Geometry : 
Subject: Re: [geometry] Support for geographic coordinate system
From: Barend Gehrels (barend_at_[hidden])
Date: 20141107 05:03:55
Hi Adam,
Adam Wulkiewicz wrote On 7112014 0:00:
> Hi Barend,
>
> Barend Gehrels wrote:
>> Adam Wulkiewicz wrote On 6112014 17:06:
>>> I'm planning to begin the implementation of the support for
>>> geographical CS and would like to hear your opinion. Esspecially
>>> from people already using the geographical extensions.
>>> Basically, to support this CS we need a distance strategy and side
>>> strategy. They're already implemented (more or less) though in the
>>> extensions so not officially released yet. To release them we need
>>> to think about the interface first. The geographical strategies
>>> should have an interface similar to the one used in spherical
>>> strategies.
>>
>> I don't know if that is so important. What is important is that we
>> have one model or concept of the Earth, used in both distance
>> strategies (andoyer, vincenty) and in the geographic projections.
>>
>> That the interface is a bit different than Haversine, I don't know if
>> that is a problem (maybe, but we can examine that). Or maybe they
>> both can be implemented with a default constructor.
>>
>
> Yes, this is what I'd like to know, gather some feedback, etc.
> The interface may be different but it should be consistent, i.e.
> familiar for someone already knowing the spherical strategies, the
> default parameters should be intuitive in both cases, etc.
Ideally yes. But I don't think there are many users who will use both of
them. It's a different world.
>
> <snip>
>
>>
>>>
>>> GEOGRAPHICAL:
>>>
>>>  a spherical side strategy is just used by default which I guess
>>> should be changed. I think the most precise would be a strategy
>>> finding the side using the geographic courses found using the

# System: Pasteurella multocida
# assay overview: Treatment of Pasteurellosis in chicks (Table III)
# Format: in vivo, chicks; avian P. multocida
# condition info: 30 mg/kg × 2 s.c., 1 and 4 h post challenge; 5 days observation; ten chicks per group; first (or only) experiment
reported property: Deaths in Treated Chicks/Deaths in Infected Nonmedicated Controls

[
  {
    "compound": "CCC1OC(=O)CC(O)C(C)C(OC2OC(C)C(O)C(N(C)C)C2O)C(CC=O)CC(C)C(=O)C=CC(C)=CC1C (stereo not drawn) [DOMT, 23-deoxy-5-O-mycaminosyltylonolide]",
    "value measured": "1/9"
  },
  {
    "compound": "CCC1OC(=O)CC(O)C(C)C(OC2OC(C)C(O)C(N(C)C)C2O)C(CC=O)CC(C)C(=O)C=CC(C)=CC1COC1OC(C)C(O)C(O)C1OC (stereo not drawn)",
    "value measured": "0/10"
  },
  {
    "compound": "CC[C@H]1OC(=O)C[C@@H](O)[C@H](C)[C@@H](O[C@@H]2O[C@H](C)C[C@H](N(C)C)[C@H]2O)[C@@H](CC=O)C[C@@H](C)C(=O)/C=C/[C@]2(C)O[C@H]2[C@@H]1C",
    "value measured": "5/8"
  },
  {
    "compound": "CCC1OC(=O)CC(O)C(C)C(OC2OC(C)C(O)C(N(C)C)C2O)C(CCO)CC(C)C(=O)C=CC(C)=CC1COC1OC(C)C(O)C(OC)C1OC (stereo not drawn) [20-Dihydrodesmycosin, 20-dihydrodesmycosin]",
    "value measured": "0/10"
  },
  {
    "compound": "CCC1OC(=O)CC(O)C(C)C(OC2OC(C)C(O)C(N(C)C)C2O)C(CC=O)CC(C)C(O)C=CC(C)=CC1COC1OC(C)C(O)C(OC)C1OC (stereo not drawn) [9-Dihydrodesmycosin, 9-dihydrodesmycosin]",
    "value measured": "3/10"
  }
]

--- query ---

>>> inverse Vincenty's formula but this requires some testing
>>
>> As far as I know, the spherical side strategy works for the
>> geographic Earth too, please indicate if that is not the case.
>>
>> See also
>> http://barendgehrels.blogspot.nl/2011/06/sphericalsideformula.html
>>
>> But I might be wrong, it is good to research this.
>
> I feel that Vincenty's formula should give different results in some
> edge cases because the shape of geodesic on ellipsoid is different
> than on a sphere but I must perform some tests to be sure.
I'm curious about this.
>
>>
>>>  for distance there are 2 strategies, both taking
>>> detail::ellipsoid<RadiusType>, andoyer also has a ctor taking a
>>> flattening of type RadiusType (like detail::ellipsoid<>). If 1
>>> parameter is passed (flattening) then the radius is set to 1.0 but
>>> if 2 parameters are passed then A and B radiuses are set.
>>> Furthermore by default Earth's radiuses are used. So the situation
>>> looks like this:
>>>
>>> vincenty<RadiusType> s(detail::ellipsoid<RadiusType>()); // A =
>>> 6378137.0, B = 6356752.314245
>>> vincenty<RadiusType> s(detail::ellipsoid<RadiusType>(f)); // A =
>>> 1.0, B = [some fraction for oblate spheroid]
>>> vincenty<RadiusType> s(detail::ellipsoid<RadiusType>(a, b)); // A =
>>> a, B = b
>>> andoyer<RadiusType> s; // A = 6378137.0, B = 6356752.314245
>>> andoyer<RadiusType> s(f); // A = 1.0, B = [some fraction for oblate
>>> spheroid]
>>>
>>> It's confusing (this 1 and 2 paramers difference) and inconsistent
>>> with spherical strategies.
>>
>>
>> Yes this should be harmonized with one "libaryuniversal" concept of
>> the Earth model.
>
> I'm not sure if one "universal" model would be sufficient. Or do you
> think about the model for geographic CS?
Yes.
> E.g. Earth approximated as a sphere could have some radius "not
> compatible" with the ellipsoid model. E.g. mean radius may be
> calculated in various ways. So I'm guessing that we shouldn't use
> ellipsoidal model for spherical CS.
Agreed  besides that it is an overkill. Spherical really only has the
radius... But yeah, if we have an ellips Concept which has an equal